Fluoride and Tooth Decay Prevention - Holladay Family Dental
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Fluoride and Tooth Decay Prevention

Fluoride and Tooth Decay Prevention

From the time you were a child, you were told to brush your teeth twice a day. However, there is a lot more to protecting your teeth and fighting cavities than just that. You must also practice good oral hygiene overall, which means choosing the right toothpaste, flossing once per day to remove excess food particles between your teeth and eating the right foods. In terms of toothpaste, you should use one that includes fluoride to promote healthy teeth.

How Fluoridated Substances Work

Tooth decay prevention is relatively easy. Fluoride plays a huge part in the overall health of your teeth. It is found not only in most toothpaste brands but in your tap water as well. Statistics have shown that the introduction of the substance into drinking water has reduced the risk of tooth decay by around 50 percent. Using a good fluoridated toothpaste can lower your risk of developing cavities by 24 percent.

There is a process known as remineralization in the mouth that works to slow down the formation of cavities in the teeth. Essentially, it can be considered a form of tooth decay prevention. Fluoridated toothpaste or water can play a part in this process.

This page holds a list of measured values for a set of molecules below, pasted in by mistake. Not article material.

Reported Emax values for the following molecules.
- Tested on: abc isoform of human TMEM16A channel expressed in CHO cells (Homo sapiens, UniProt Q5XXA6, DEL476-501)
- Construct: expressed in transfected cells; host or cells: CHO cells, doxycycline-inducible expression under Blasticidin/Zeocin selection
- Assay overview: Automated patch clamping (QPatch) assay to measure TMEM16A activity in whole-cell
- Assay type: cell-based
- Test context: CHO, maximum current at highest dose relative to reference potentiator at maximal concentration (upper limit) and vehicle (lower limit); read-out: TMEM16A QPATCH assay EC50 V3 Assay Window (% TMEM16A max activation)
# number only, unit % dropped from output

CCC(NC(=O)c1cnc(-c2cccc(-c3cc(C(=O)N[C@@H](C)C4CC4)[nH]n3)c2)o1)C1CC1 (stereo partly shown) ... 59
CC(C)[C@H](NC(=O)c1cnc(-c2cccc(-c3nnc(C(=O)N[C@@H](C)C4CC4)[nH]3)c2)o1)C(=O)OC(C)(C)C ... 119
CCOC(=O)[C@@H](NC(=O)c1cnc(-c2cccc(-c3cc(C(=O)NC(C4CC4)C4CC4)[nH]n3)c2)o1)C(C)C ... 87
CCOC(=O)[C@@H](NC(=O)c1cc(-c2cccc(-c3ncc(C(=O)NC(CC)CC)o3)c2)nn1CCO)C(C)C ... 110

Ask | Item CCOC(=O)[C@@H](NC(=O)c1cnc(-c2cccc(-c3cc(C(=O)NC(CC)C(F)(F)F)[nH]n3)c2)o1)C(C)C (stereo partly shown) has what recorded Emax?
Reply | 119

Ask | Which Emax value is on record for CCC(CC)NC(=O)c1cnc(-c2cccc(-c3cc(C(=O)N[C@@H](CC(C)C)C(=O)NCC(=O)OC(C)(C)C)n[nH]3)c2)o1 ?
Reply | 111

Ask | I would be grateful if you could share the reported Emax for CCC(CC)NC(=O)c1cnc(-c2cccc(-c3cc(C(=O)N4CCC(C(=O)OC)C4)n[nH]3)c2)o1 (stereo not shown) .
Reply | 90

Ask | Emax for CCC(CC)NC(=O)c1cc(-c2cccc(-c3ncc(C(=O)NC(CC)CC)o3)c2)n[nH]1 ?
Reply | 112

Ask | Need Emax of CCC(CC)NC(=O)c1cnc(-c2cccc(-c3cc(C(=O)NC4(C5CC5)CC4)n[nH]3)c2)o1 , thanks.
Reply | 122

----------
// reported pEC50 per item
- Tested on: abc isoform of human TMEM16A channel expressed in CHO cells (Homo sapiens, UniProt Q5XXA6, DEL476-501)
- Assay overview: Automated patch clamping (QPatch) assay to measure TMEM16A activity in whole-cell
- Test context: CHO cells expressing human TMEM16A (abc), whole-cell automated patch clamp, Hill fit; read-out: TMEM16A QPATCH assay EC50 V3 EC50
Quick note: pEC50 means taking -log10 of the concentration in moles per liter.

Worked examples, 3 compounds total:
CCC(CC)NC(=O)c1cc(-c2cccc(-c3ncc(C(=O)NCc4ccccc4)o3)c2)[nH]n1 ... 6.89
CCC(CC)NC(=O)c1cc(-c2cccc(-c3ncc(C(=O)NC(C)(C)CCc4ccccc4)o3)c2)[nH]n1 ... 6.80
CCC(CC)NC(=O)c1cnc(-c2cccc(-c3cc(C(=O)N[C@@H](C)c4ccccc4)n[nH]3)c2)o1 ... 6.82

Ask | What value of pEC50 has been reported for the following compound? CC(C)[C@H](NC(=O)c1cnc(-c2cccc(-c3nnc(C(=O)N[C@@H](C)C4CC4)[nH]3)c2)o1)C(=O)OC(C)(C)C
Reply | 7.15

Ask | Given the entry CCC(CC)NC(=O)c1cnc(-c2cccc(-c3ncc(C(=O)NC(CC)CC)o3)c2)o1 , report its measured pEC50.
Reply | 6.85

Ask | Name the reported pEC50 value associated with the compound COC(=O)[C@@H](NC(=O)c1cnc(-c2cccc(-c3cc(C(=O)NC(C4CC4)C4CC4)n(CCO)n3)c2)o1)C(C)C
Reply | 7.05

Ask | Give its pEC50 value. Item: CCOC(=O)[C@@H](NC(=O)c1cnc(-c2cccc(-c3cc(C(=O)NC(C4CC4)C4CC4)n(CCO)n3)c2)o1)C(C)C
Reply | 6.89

What Happens During Remineralization?

Research has shown that using fluoridated substances can improve the overall condition of your mouth and promote healthy teeth. Remineralization can be assisted when you use toothpaste or fluoridated water. Here is what occurs during the remineralization process:

  • The ions in the mouth are absorbed onto the surface of the tooth where decay may have begun. When you use fluoridated toothpaste or water, mineral content that is lost as a result of tooth decay begins to be replaced. Specifically, calcium can be deposited as a result of the use of fluoridated toothpaste or water.
  • After the fluoride comes into contact with the surface of the tooth, it can attract other minerals directly to the damaged part of the tooth. There is a two-fold benefit to this: it speeds up the remineralization process and increases the rate of how the process occurs, meaning there is a greater level of repair to the tooth.

New Tooth Mineral Created

In addition to the remineralization process helping to improve the quality of the teeth and fighting cavities, there is a whole new tooth mineral created as a result of using fluoridated substances as well. This mineral causes the teeth to become harder and more durable overall. The majority of mineral content on a tooth is made up of hydroxyapatite and carbonated hydroxyapatite. This makes up a new tooth mineral known as fluorapatite, which is harder than other tooth minerals and helps to fight off tooth decay. It can also withstand greater acidic environments before it begins to break down.

It’s important to note that fluoride helps to improve the quality of your teeth by making them stronger and thus, preventing cavities. Keep these things in mind when you shop for toothpaste and other oral hygiene products. If you have any questions about fluoride, be sure to ask your dentist is Holladay, UT.

Sources: https://www.animated-teeth.com/tooth_decay/t4_tooth_decay_fluoride.htm